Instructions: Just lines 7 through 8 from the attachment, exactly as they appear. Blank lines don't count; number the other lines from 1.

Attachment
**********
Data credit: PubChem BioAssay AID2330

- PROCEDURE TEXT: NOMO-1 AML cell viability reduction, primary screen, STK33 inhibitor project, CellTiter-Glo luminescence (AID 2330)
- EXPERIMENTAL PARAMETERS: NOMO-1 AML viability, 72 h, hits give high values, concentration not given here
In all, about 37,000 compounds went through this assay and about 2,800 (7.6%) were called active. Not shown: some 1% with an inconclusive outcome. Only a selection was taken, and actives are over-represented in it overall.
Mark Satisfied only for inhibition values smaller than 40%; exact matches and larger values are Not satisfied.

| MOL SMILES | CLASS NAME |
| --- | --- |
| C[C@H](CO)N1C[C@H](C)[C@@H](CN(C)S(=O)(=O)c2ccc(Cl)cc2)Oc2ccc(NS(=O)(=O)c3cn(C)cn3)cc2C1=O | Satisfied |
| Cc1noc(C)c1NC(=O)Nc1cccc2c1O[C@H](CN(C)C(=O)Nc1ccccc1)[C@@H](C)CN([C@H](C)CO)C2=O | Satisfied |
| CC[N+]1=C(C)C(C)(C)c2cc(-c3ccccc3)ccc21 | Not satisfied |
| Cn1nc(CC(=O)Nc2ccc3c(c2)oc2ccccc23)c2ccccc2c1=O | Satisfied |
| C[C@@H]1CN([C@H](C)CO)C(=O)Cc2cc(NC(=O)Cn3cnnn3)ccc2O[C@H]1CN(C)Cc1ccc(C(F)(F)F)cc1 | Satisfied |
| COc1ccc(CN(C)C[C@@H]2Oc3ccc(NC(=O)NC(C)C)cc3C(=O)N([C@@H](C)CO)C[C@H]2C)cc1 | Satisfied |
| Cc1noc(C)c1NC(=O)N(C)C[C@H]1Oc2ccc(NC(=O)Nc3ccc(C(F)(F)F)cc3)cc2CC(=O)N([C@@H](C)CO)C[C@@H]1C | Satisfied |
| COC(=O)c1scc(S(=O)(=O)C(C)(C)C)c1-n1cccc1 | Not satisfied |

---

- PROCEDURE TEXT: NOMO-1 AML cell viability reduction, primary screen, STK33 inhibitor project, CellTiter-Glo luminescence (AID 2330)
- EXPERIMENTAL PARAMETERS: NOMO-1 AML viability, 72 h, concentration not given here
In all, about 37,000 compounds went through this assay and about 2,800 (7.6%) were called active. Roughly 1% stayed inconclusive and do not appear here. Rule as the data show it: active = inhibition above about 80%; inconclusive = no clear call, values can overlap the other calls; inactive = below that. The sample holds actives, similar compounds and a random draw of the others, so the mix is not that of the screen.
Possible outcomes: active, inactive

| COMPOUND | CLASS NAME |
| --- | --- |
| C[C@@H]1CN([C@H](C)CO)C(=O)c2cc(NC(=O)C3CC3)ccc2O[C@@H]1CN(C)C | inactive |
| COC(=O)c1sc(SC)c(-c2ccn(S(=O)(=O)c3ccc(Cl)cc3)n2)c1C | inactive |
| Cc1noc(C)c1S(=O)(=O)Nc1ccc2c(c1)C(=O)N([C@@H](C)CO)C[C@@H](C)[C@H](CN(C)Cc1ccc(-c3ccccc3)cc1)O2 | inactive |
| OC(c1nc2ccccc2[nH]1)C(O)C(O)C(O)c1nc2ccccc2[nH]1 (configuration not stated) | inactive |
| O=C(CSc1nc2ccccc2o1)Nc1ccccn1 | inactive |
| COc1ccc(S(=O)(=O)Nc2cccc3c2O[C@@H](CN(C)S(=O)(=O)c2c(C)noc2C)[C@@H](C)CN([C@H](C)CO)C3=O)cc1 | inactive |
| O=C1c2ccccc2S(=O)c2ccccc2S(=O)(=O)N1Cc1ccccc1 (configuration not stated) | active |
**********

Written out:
| --- | --- |
| C[C@H](CO)N1C[C@H](C)[C@@H](CN(C)S(=O)(=O)c2ccc(Cl)cc2)Oc2ccc(NS(=O)(=O)c3cn(C)cn3)cc2C1=O | Satisfied |